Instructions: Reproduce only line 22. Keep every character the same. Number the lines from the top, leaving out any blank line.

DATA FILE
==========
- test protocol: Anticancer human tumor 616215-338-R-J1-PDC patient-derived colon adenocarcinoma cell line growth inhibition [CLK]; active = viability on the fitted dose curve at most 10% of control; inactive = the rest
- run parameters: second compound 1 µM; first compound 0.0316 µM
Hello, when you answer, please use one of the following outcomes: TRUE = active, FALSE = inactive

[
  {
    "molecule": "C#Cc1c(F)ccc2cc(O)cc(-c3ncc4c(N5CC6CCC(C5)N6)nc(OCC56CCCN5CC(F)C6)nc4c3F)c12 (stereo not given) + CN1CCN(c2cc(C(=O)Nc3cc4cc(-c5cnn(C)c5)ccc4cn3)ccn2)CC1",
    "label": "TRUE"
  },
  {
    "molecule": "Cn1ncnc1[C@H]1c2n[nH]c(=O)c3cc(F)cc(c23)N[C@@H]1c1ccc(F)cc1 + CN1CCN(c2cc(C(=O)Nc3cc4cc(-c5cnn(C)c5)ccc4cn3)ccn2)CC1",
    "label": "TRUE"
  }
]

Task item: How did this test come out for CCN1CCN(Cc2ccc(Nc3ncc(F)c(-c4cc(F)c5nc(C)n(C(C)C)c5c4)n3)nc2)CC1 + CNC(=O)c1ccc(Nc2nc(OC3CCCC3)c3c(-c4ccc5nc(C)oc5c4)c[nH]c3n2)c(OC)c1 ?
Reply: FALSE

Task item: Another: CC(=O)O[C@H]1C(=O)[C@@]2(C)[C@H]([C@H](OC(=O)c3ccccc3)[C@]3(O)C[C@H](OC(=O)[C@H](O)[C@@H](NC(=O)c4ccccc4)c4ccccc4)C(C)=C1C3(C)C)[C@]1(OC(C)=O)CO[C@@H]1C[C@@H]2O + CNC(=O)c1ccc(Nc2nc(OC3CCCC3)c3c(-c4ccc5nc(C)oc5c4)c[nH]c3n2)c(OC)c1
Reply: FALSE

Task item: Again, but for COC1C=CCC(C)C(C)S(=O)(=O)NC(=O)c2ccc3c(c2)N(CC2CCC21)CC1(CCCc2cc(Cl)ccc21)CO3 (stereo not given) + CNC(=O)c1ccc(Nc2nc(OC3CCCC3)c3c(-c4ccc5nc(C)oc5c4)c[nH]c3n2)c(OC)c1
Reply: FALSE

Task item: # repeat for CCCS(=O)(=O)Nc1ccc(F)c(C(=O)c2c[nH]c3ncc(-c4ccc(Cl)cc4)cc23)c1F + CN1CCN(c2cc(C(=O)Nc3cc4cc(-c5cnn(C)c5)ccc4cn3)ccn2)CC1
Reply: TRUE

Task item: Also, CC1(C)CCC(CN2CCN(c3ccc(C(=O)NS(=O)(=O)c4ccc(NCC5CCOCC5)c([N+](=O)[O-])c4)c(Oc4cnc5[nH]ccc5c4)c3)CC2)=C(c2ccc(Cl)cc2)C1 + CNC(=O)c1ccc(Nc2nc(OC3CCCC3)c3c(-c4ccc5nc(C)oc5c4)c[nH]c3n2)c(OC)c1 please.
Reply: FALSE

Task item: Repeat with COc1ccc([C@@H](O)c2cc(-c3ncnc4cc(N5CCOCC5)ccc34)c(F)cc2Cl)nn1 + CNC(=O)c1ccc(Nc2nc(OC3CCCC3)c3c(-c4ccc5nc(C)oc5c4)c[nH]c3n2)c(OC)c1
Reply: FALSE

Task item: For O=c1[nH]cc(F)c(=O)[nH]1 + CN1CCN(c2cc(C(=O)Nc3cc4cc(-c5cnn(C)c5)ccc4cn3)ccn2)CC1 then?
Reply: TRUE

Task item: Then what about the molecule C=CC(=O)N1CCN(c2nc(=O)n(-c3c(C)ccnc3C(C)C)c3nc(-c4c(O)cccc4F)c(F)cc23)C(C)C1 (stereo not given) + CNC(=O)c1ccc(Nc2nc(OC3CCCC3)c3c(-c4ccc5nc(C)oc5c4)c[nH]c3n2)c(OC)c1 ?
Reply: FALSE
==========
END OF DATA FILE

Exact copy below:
Task item: Also, CC1(C)CCC(CN2CCN(c3ccc(C(=O)NS(=O)(=O)c4ccc(NCC5CCOCC5)c([N+](=O)[O-])c4)c(Oc4cnc5[nH]ccc5c4)c3)CC2)=C(c2ccc(Cl)cc2)C1 + CNC(=O)c1ccc(Nc2nc(OC3CCCC3)c3c(-c4ccc5nc(C)oc5c4)c[nH]c3n2)c(OC)c1 please.